Watch Pond cover Dragon’s ‘Rain’ for Like a Version

The band also performed 'Lights of Leeming', taken from the new deluxe edition of latest album '9'

Pond have covered Dragon’s 1983 hit ‘Rain’ while appearing on triple j’s Like a Version segment.

The Perth quintet stayed relatively true to the original with their rendition, adding hints of their reverb-heavy psych-rock throughout the mix and combining live and electronic drums.

“I think we did it fairly faithfully, which I’ve noticed in Like a Versions is divisive in the YouTube comments,” the band’s Jay Watson said during a post-performance interview. “Some people love when you do it really faithfully, and some people are like, ‘No, you’ve got to zhuzh it up.’ We liked [that] when we heard it, we could hear Pond doing it.”


Watch the band perform ‘Rain’ below:

“The genre of uplifting ’80s Australian rock has been my recent fave, especially while jogging,” frontman Nick Allbrook said during the interview of the band’s decision to cover ‘Rain’. Watson describes the genre as “when pub and punk rock got synthesisers”.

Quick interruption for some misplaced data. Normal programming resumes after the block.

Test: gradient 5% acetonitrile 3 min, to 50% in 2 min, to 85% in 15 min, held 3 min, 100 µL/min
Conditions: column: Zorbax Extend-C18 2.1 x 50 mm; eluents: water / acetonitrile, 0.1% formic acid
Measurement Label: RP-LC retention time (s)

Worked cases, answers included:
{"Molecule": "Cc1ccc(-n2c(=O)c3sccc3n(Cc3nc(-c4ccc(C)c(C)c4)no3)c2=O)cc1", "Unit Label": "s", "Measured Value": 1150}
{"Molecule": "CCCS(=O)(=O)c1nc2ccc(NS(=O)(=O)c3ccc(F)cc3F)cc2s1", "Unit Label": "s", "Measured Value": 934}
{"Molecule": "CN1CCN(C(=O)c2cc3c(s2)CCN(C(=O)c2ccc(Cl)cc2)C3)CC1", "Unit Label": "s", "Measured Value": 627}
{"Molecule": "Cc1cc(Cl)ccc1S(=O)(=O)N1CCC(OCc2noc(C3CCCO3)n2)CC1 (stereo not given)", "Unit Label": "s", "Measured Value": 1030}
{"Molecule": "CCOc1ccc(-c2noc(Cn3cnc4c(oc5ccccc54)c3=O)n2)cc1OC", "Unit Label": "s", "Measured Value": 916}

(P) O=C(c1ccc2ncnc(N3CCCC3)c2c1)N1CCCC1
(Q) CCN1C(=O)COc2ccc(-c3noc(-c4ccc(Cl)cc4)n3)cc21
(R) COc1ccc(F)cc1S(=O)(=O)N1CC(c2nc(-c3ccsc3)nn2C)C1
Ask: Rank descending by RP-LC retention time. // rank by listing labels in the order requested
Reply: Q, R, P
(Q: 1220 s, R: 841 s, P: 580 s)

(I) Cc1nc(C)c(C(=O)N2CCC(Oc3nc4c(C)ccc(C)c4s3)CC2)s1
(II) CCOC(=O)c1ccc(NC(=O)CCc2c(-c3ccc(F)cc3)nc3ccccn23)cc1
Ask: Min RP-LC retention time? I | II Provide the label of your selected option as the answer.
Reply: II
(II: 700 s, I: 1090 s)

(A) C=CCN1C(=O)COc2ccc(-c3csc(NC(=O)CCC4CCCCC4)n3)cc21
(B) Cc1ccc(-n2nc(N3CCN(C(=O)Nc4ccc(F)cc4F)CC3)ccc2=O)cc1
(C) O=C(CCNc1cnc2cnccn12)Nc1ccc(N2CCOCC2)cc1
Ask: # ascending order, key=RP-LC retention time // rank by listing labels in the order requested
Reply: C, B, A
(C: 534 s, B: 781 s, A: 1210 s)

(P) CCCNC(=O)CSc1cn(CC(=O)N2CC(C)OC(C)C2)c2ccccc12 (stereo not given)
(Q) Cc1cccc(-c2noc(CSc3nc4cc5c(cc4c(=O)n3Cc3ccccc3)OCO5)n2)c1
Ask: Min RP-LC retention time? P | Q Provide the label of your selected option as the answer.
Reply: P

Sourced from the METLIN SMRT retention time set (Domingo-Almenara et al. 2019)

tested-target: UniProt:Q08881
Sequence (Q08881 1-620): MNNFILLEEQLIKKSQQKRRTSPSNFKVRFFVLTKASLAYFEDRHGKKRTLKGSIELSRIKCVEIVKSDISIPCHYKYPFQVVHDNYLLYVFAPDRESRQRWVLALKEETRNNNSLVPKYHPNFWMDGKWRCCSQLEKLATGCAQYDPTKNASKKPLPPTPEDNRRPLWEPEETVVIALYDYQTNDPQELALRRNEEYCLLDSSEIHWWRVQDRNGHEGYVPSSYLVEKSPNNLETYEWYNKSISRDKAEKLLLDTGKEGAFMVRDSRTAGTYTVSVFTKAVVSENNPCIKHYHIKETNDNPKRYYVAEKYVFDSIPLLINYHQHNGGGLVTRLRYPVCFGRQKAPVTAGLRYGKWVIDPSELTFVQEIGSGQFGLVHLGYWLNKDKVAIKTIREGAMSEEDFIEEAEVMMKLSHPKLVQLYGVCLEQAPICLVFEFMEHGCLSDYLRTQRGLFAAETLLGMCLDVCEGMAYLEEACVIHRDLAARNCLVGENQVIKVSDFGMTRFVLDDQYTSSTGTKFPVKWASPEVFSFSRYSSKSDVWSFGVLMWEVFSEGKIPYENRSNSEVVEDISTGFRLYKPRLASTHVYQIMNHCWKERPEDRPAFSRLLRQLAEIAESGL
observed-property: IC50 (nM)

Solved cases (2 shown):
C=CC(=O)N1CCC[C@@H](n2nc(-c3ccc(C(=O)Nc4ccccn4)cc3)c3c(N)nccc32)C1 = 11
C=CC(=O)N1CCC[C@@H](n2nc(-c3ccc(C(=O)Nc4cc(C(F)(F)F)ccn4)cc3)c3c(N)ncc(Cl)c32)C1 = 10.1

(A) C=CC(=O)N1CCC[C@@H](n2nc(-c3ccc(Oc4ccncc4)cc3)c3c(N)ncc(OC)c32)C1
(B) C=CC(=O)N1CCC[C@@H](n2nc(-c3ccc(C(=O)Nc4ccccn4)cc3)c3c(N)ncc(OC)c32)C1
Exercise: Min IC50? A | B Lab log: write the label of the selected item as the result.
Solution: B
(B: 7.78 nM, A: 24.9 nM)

Today’s (May 20) appearance marked Pond’s second Like a Version after covering Madonna’s ‘Ray of Light’ back in 2019. Watson also appeared on the segment in late 2020 as part of Tame Impala, covering Edwyn Collins’ ‘A Girl Like You’.

In addition to ‘Rain’, the band also played their original track ‘Lights of Leeming’, a song about “the crushing boredom of suburbia and the wild and destructive things people do to break the monotony”. The single features on an expanded deluxe edition of latest album ‘9’ that’s out today.

Watch that below:


In addition to ‘Lights of Leeming’, the new expanded edition of ‘9’ also includes three other additional tracks – ‘My Funny Serpentine’, ‘The TAB Took My Baby Away’ and ‘Hang a Cross on Me’.

Tame Impala released the original edition of ‘9’ back in October of last year. In a four-star review, NME praised the record for its sonic experimentation and the band’s creative reinvention after three records of self-described “polished psych-pop”.

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